Pinker's Natural Approach to Human Nature — During the audience question period of the AFF biotech debate, I was surprised to discover that some conservatives took Julian and me to be denying that there is a human nature. I was perplexed. I had made a very strong statement to the effect that there is a human nature, and that we learn about it by studying biology, evolutionary psychology, anthropology, and the various sciences that study human behavior. Indeed, I was promoting the picture of human nature, almost to a tee, that is described in Steven Pinker's wonderful new book, The Blank Slate: The Modern Denial of Human Nature.
Now, the naturalistic conception of human nature does radically depart from the Greco-Judeo-Christian conception of human nature. An accurate conception of human nature does not depend on the notion that humanness is an Aristotelian metaphysical essence. Indeed, an unorthodox, but philosophically compelling, view in the philosophy of biology, defended by Hull and Ghiselen, is that species are not natural kinds at all. Species are complexly bounded historically and spatially distributed individuals. Very, very roughly you are a member of a species S, just in case you are the offspring of members of species S. That is, you're a member of S just in case your heriditary line is traced back to a particular ancestral individual who divided off, through mutation or drift, from a different “mother” species. This provides for a kind of essentialism, but one very different from traditional essentialism, since here the essence of humanity has to do with location of a particular branch on the evolutionary tree. If, through a massively improbably series of events, a group of organisms genetically identical to human beings, evolved from, say, chimps, they would not be members of our species, even though there would be no feature whatsoever to distinguish them from humans. (Analogy: To use chimps a different way, if a chimp happened to type out a document word-for-word identical to Hamlet, it would not be Shakespeare.)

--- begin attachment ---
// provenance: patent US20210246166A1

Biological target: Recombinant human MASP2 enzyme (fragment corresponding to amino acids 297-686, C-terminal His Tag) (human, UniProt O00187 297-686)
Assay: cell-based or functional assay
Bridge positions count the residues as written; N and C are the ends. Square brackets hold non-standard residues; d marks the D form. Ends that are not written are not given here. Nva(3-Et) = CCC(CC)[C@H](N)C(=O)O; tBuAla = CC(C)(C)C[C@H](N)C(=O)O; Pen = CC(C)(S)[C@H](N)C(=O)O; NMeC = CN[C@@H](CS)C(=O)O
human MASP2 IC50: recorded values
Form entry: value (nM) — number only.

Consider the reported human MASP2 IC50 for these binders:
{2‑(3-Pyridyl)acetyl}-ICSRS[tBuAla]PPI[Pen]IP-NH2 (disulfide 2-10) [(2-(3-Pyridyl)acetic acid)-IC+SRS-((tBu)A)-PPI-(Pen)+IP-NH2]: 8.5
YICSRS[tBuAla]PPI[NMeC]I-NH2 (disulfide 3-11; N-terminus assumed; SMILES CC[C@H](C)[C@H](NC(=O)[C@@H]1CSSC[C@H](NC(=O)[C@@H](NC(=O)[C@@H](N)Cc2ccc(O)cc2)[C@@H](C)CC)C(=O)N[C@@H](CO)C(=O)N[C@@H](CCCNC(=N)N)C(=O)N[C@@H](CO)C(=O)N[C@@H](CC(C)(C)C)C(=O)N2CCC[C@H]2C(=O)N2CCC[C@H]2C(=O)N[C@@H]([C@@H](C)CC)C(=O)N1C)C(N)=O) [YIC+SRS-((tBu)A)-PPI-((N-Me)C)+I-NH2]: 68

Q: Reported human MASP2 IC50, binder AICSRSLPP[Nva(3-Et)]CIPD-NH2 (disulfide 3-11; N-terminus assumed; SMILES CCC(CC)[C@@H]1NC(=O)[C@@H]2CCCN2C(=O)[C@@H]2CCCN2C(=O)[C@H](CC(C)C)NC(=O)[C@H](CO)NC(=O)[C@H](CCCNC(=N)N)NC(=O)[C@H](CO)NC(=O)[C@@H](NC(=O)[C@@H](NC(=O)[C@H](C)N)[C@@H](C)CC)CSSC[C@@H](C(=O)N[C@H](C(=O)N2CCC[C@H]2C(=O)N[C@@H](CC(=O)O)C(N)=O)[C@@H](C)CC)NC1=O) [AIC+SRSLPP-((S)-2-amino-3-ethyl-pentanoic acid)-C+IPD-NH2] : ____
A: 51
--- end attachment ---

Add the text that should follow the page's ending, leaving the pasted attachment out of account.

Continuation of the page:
Anyway, back to Pinker. Pinker's new book is intended to refute the common liberal dogma that human beings are nothing in particular, but can be socialized into anything at all. However, it is also useful for those who worry that if the religious conception of human nature is false, then there is no human nature at all. Indeed, Pinker's vision of human nature can support a broadly classical liberal politics. Anyone who cares about defending classical liberal values ought to take it as a project to defend those values on the basis of our best scientific picture of humanity, not on the basis of a picture of Man totally devoid of rational merit.